News

County joins bike-share pilot program

Pilot program may start in summer of 2012

San Mateo County has joined a pilot program that would lend bikes to Caltrain commuters for the day. The pilot may begin by the summer of 2012.

Commuters could essentially deboard Caltrain, check out a bicycle from a kiosk, and ride to a final destination where the bike could be left in another nearby kiosk.

The San Mateo County Board of Supervisors voted Aug. 9 to join a partnership of local agencies participating in the program, known as the Regional Bicycle Share Pilot Project, which will be administered by the Bay Area Air Quality Management District.

The program aims to put up to 1,000 bikes in more than 100 kiosks along Caltrain's Peninsula corridor, according to air district spokesman Aaron Richardson. "The idea is that one of the ways these bikes could be most valuable is as commute extenders," he said.

The pilot program would establish bike kiosks in San Francisco, Redwood City, Mountain View, Palo Alto and San Jose.

Among the agencies that have agreed to take part in the pilot program are the San Francisco Municipal Transportation Agency, the San Mateo County Transportation District, the city of Redwood City and the Santa Clara Valley Transportation Authority.

By joining the partnership, San Mateo County has agreed to provide staff to promote the program locally and designate sites on county-owned properties as possible locations for kiosks.

"Bike sharing is an innovative way to improve our community's health and air quality by replacing short car trips with zero-emission bikes," air district executive director Jack Broadbent said in a statement.

The pilot program is being funded by $4.29 million in grant funds awarded to the air district by the Metropolitan Transportation Commission, Mr. Richardson said.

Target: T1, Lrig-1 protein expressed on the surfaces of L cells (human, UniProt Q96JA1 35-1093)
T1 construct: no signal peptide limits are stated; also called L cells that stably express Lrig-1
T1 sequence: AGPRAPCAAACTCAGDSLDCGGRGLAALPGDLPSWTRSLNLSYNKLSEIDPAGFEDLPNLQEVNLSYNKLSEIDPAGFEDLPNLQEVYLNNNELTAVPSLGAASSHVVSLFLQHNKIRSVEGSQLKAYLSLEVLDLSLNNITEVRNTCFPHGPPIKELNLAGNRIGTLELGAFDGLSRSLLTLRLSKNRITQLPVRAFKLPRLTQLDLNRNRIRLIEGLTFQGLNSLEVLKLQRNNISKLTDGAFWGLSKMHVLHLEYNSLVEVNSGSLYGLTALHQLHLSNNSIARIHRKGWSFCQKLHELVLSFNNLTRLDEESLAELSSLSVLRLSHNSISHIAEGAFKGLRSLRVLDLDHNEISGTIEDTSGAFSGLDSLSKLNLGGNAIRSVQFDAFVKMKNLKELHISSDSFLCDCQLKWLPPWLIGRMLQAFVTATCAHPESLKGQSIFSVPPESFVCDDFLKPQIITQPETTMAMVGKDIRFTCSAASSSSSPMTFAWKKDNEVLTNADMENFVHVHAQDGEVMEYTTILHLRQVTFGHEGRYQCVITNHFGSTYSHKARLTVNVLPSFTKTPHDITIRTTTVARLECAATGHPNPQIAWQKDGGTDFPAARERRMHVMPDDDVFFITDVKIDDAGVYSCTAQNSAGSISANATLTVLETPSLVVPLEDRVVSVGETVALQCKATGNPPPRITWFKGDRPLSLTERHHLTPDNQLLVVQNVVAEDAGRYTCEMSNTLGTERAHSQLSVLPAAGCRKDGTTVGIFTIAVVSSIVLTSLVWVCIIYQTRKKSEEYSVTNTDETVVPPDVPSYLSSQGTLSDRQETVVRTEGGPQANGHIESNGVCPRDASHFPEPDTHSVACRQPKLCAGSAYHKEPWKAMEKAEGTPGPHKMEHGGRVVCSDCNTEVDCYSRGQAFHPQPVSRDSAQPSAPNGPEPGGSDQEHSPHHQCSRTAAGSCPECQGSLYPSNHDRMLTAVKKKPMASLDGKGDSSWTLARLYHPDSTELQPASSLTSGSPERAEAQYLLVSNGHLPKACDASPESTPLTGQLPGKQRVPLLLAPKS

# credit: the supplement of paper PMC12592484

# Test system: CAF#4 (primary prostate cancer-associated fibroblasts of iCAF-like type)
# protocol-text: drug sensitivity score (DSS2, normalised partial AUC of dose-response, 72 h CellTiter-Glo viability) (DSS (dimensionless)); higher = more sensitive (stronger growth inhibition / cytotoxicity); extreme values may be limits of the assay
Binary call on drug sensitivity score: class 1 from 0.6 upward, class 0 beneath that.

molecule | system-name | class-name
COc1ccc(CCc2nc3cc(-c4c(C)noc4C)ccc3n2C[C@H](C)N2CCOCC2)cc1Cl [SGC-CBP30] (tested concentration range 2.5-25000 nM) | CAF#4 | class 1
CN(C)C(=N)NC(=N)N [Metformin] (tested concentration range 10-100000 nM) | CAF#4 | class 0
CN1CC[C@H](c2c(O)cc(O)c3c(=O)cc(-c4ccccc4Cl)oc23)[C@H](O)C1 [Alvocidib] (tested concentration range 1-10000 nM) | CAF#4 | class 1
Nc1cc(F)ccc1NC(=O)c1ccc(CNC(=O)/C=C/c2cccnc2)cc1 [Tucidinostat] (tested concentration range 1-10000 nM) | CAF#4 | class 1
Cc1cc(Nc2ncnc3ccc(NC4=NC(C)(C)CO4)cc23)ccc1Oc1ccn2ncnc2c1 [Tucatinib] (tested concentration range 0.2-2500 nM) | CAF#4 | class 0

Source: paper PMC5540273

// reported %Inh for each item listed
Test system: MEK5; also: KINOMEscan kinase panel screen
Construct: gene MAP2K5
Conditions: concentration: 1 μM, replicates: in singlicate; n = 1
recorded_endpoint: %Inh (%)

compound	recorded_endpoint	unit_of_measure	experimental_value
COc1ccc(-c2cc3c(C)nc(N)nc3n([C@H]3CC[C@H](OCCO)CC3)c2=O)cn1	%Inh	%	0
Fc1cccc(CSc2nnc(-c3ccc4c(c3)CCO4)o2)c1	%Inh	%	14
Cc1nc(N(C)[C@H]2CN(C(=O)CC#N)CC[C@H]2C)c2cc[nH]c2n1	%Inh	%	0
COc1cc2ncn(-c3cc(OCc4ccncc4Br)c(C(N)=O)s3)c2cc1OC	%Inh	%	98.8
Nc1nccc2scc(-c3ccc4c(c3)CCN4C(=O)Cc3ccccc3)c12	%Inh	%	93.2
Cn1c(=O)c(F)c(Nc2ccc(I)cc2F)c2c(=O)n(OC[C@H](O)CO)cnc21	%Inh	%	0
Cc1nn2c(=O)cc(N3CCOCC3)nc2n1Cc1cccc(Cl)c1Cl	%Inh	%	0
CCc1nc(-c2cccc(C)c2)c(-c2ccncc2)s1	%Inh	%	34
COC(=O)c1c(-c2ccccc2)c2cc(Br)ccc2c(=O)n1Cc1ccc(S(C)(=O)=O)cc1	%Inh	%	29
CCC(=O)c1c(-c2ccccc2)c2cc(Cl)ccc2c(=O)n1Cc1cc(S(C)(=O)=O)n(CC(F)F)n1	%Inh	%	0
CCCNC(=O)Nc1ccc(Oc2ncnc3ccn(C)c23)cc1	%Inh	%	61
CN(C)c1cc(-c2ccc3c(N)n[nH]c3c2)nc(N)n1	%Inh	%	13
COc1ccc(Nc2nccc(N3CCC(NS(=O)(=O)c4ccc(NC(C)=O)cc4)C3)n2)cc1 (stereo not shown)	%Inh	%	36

Comments

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Posted by can't wait
a resident of Menlo Park: Central Menlo Park
on Aug 10, 2011 at 5:32 pm

This is a fantastic program. Often, I drive solo on the highway because the closest bus stop or train stop is a couple of miles from my destination. I don't want to take my own bike because there sometimes is no space for it on the bus or train and then I am stuck. I am also very afraid of getting my bicycle stolen than of getting hit by a car. This bike share program might solve all my problems, as long as there are enough bike share stations around town and enough bikes to meet the demand. Every person that uses this program is one less car on the road, so everyone wins (except the oil companies).


Like this comment
Posted by Richard
a resident of another community
on Aug 10, 2011 at 10:10 pm

Bike sharing programs have been successful in some locations, not in others. A lot of it depends on travel patterns and how well the program can match those conveniently. I think that our area is very challenging in that regard, but focusing on the Caltrain corridor is a good place to start.


Like this comment
Posted by Sounds great!
a resident of Menlo Park: Downtown
on Aug 11, 2011 at 12:34 pm

If executed well, this could be a very good thing for commuters here. I don't know how they're planning to do it, but my biggest concern for the program is that it will be unreliable. For example, people aren't going to take the train only to find that there are no bikes available and they have no way to get to work/wherever they're headed. There should be some number of bikes at each kiosk that can be reserved ahead of time to ensure availability. If the bikes are intended to be free, perhaps a deposit made online that is returned when you pick up the bike (to prevent people from reserving bikes they won't use). If there's a charge for the bikes, then the ability to reserve them shouldn't be a concern.


Like this comment
Posted by R.Gordon
a resident of another community
on Aug 11, 2011 at 5:30 pm

Now this is the kind of story and news I am sure our citizens can work out in little time at all.........sure.

Actually, everyone is waiting for Peter C. to fork out a few bucks while he is in London on business......or whatever he does but still checks in to his beloved "voice" emphasizer.


Sorry, but further commenting on this topic has been closed.

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